His fiancee Abby Malone said the couple was planning to marry in May, according to affiliate WOOD-TV. Malone told the station she is "more proud (of Taylor) than I can say."
Lance Cpl. Mason J. Vanderwork: Another mortarman with a host of medals to his name, the 21-year-old was from Hickory, N.C. He, too, served in Afghanistan and accumulated a number of medals along the way.
At St. Stephens High School where he graduated in 2010, his former football coach Chip Watts said he was like a son to him and a tough team player.
"Pure tenacity. Work ethic. Desire," Watts told affiliate WSOC. "Whatever the kid did, he did it 100 miles per hour."
Wanderwork leaves behind a wife.
Lance Cpl. William T. Wild IV: In October 2010, the Anne Arundel, Md., resident joined the Marines. By December 2011, the mortarman had earned his new rank, and he also earned a number of recognitions, such as the Combat Action Ribbon and Global War on Terrorism Expeditionary Medal. He was 21.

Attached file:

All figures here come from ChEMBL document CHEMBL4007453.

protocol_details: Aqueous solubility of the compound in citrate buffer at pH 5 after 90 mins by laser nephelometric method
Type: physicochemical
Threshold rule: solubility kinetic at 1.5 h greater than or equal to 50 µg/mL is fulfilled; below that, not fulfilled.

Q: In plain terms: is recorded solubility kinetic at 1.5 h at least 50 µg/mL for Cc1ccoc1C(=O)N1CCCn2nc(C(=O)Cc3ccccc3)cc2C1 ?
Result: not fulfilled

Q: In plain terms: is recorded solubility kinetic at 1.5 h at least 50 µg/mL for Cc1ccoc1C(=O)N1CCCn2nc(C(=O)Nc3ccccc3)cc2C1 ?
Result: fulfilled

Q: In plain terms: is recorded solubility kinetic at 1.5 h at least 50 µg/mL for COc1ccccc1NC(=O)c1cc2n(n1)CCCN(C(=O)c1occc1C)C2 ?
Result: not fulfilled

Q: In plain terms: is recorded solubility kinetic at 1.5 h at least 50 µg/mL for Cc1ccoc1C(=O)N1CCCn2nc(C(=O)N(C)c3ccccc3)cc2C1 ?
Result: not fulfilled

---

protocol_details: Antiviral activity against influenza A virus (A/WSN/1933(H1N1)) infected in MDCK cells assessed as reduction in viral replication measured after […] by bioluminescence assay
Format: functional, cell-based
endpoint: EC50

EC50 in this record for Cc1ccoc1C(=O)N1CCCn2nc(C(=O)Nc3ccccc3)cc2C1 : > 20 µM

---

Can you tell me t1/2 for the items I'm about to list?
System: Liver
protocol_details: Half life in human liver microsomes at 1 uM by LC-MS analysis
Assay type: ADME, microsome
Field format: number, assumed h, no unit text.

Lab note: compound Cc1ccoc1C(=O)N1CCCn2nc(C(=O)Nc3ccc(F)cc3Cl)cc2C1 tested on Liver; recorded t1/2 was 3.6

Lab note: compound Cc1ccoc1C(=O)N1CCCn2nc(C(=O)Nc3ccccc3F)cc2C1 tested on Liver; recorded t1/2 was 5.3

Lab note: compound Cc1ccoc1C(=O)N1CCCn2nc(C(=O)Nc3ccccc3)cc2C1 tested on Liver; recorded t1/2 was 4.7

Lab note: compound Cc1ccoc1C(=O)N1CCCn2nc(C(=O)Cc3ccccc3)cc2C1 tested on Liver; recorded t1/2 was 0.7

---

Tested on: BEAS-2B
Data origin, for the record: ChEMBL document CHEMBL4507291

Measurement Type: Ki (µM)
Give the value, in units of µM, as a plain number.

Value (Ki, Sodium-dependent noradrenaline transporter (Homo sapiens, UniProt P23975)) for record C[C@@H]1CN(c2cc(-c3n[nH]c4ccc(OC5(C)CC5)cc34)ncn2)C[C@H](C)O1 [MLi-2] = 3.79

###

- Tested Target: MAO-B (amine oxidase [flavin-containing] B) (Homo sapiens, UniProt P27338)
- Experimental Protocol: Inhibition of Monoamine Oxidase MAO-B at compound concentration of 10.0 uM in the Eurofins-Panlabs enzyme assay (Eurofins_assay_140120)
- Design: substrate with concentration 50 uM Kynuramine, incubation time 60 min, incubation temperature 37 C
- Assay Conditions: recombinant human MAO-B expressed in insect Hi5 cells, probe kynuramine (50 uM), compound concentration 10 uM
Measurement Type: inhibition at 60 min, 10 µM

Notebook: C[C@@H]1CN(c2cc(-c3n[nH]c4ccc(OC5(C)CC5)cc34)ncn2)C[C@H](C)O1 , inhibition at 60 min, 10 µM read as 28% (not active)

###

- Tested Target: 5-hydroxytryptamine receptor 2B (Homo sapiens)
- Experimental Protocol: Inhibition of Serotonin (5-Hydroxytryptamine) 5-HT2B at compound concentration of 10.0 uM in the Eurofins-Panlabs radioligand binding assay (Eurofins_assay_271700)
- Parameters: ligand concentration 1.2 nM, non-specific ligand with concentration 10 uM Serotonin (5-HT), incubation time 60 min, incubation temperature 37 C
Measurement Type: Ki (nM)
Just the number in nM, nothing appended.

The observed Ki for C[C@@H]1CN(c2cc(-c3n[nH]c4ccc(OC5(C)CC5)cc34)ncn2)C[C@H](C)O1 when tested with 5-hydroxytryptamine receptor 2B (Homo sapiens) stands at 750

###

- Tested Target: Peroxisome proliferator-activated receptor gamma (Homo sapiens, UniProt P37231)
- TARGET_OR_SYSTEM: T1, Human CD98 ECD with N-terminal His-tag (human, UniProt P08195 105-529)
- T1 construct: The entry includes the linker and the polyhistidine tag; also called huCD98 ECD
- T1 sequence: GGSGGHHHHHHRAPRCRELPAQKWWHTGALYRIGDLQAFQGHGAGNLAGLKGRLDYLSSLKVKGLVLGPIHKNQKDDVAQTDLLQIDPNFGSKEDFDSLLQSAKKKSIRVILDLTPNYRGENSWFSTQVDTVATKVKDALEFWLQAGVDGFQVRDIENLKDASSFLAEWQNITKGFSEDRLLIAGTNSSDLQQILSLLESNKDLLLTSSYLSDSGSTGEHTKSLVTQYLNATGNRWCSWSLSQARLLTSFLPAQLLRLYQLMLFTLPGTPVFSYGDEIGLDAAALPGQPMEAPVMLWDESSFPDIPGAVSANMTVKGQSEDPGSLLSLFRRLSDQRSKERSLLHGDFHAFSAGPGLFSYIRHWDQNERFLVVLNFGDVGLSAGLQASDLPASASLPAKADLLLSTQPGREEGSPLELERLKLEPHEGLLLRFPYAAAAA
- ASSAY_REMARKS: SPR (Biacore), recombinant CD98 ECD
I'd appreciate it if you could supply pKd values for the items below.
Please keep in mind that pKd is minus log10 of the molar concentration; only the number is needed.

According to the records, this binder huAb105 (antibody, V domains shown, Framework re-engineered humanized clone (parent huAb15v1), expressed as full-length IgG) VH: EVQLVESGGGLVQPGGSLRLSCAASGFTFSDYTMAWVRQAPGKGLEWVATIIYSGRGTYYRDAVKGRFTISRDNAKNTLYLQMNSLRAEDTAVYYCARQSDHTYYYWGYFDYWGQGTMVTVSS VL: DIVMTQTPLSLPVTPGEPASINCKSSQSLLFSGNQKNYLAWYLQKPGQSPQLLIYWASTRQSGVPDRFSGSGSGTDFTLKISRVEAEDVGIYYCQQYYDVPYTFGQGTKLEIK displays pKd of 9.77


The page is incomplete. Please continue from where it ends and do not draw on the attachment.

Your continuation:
Authorities still don't know how the men died. McNulty said Wednesday they know only that the "60 mm mortar system failed to function as designed," and are trying to find out why.
Hawthorne Army Depot, about 140 miles southeast of Reno, is used for storing ammunition and weapon stocks awaiting demilitarization. The facility also provides high-desert training facilities for military units.
The night after the incident, the Marines issued a statement saying that 60 mm mortar rounds and tubes used to fire them are being pulled pending the investigation.
In addition to the dead, eight service members were injured in the explosion. The Wednesday night update from the Marines indicates that a Navy Corpsman remains "very seriously injured," while five others are "seriously injured." Two Marines have been treated for minor injuries and released.